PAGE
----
World Forum: Economies face big risks

WORLD governments have been drained of resources after the financial crisis and are poorly-equipped to handle 21st-century global risks, a new study reported yesterday.

Governments are less able to tackle emerging global risks such as shortages of natural resources, an ageing world population and fragile states dominated by illegal activity. But the macroeconomic trends that precipitated the credit crunch are still in evidence, the World Economic Forum Global Risks 2011 report said.

Huge fiscal imbalances between indebted developed states and debt-free developing economies leave countries vulnerable to excessive and destabilising capital flows, asset price collapses and volatile currencies.

These risks are “coming together in a particularly dangerous cocktail,” said World Economic Forum managing director Robert Greenhill.

Most advanced countries are running a fiscally unsustainable position, Daniel Hofman, group chief economist at Zurich Financial Services, said.

Public debt in countries such as the US, Ireland, Belgium and Italy is now more than 90 per cent of GDP, a level at which it puts a one per cent drag on growth.

Ageing populations, as much a threat to China and Brazil as developed countries, will push states far further into debt. Age-related liabilities are estimated to average 440 per cent of GDP in developed countries – or ten times the average cost of the financial crisis.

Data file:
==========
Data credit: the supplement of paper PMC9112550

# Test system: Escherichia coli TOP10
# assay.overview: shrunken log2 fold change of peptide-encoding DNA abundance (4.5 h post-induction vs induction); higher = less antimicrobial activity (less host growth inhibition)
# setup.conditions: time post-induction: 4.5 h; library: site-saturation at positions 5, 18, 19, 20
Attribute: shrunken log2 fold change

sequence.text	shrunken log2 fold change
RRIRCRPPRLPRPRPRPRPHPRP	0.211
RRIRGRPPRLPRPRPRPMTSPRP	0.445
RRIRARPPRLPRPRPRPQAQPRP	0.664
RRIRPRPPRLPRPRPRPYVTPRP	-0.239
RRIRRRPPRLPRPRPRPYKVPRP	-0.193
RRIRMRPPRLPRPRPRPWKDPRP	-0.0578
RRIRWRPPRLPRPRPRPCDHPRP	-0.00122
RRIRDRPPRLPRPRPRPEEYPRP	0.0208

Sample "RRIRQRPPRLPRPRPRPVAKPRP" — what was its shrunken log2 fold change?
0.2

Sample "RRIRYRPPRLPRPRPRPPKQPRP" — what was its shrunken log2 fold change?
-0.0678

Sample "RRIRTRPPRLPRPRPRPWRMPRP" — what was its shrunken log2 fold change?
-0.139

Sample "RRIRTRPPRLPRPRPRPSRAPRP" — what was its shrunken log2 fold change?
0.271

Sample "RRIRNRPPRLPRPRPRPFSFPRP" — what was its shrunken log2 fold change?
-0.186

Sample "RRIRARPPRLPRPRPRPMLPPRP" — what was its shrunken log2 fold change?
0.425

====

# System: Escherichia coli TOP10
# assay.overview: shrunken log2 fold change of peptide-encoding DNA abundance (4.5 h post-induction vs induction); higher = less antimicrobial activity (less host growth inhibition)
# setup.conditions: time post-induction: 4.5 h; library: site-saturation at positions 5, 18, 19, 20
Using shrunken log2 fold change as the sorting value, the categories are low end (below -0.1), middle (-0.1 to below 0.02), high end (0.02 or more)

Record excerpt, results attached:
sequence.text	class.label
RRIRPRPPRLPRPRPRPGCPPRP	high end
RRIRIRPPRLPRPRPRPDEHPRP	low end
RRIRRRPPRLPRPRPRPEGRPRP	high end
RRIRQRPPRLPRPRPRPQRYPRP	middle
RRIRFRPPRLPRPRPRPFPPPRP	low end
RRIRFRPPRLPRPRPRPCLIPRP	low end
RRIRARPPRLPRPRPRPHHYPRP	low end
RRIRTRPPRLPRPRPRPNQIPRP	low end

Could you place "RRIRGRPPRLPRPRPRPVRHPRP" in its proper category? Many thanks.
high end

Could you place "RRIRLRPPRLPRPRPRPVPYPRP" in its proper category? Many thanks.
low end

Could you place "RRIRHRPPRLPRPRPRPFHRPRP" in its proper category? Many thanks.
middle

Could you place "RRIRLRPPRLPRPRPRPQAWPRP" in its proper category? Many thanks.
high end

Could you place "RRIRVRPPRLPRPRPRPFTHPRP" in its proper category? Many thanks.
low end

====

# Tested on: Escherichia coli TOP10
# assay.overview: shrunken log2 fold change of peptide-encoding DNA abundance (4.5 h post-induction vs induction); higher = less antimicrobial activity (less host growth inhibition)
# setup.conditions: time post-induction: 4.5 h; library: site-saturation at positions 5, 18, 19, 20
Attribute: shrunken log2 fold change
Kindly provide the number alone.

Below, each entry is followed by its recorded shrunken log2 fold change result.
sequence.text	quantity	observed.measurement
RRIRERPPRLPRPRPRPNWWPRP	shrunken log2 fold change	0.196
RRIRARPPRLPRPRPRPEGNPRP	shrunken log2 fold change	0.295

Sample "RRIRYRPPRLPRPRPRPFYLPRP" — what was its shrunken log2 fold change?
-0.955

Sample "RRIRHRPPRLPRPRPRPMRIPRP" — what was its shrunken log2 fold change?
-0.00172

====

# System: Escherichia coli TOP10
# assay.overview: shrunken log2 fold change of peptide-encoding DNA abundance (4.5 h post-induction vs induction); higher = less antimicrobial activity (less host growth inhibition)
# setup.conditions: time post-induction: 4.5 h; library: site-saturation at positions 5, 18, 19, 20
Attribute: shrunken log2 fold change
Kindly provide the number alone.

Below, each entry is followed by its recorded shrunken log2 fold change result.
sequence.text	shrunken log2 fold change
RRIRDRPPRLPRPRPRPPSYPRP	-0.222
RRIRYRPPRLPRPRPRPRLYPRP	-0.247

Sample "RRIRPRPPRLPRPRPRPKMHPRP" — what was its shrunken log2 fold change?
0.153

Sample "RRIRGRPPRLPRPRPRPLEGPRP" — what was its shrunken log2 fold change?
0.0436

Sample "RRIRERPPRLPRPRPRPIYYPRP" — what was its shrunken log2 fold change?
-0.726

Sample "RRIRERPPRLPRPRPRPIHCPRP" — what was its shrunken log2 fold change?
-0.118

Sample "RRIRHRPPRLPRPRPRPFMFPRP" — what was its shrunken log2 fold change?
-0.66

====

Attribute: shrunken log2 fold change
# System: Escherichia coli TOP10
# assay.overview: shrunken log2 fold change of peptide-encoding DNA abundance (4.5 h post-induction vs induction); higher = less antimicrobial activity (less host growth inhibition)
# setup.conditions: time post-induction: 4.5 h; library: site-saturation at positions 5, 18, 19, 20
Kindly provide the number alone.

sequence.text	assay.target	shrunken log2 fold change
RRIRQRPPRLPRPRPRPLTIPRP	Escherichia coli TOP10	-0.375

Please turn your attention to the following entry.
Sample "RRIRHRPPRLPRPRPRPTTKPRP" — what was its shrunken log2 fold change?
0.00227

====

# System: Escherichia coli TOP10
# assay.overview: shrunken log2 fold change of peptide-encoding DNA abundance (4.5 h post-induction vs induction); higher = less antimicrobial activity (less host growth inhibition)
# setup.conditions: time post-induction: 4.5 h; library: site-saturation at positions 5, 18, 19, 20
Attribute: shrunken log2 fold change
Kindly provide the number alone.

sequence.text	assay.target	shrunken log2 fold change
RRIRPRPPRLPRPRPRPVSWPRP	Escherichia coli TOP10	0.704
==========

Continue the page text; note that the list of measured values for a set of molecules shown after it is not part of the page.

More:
Shortages of vital resources such as food, water and oil will push price volatility on key commodities to new highs, said John Drzik, chief executive of consultancy Oliver Wyman.

“We are experiencing a new age of commodity price volatility and many commodities are at all-time price highs,” he said.

Volatility has risen dramatically since 2005 and is set to continue as supplies of corn, wheat, oil and metals struggle to meet demand. But Drzik also blamed financial markets for the problem. “Financial speculators will be an unpredictable source of demand, creating even more volatility in prices,” he said.


Growing economic disparity both between and within countries is making it harder for governments to tackle crises, while global governance structures are failing to manage disparate national interests.

Weaknesses left in the global economy from the financial crisis, such as high levels of developed country debt, are creating unsustainable imbalances such as currency and inflationary pressures between countries.

Fragile states supporting illicit trade, organised crime and corruption pose a particular risk to global stability. The deterioration in countries such as Afghanistan undermines rule of law and exacerbates poverty, while illicit trade was estimated to be an $1.3 trillion (£835bn) industry in 2009.

A growing world population is putting unsustainable pressure on resources. Demand for food, water and energy is predicted to rise by 30-50 per cent by 2030. Shortages may increase commodity price volatility and could spark social unrest, political instability and environmental damage.

The report tips cyber-security; demographic challenges from ageing populations; resource security; a backlash against globalisation and renewed threat from weapons of mass destruction as five areas that may have severe and under-appreciated consequences.